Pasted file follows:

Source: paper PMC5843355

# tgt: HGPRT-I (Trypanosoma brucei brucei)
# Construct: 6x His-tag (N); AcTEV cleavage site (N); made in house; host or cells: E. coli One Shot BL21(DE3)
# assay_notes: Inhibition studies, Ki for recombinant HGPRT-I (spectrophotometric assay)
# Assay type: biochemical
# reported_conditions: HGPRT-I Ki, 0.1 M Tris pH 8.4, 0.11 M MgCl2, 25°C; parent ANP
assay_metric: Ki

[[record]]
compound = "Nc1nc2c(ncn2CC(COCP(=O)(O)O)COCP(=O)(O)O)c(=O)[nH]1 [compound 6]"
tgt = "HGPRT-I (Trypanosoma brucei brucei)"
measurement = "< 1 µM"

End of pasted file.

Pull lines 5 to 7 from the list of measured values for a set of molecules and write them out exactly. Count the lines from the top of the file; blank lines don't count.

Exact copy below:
# Assay type: biochemical
# reported_conditions: HGPRT-I Ki, 0.1 M Tris pH 8.4, 0.11 M MgCl2, 25°C; parent ANP
assay_metric: Ki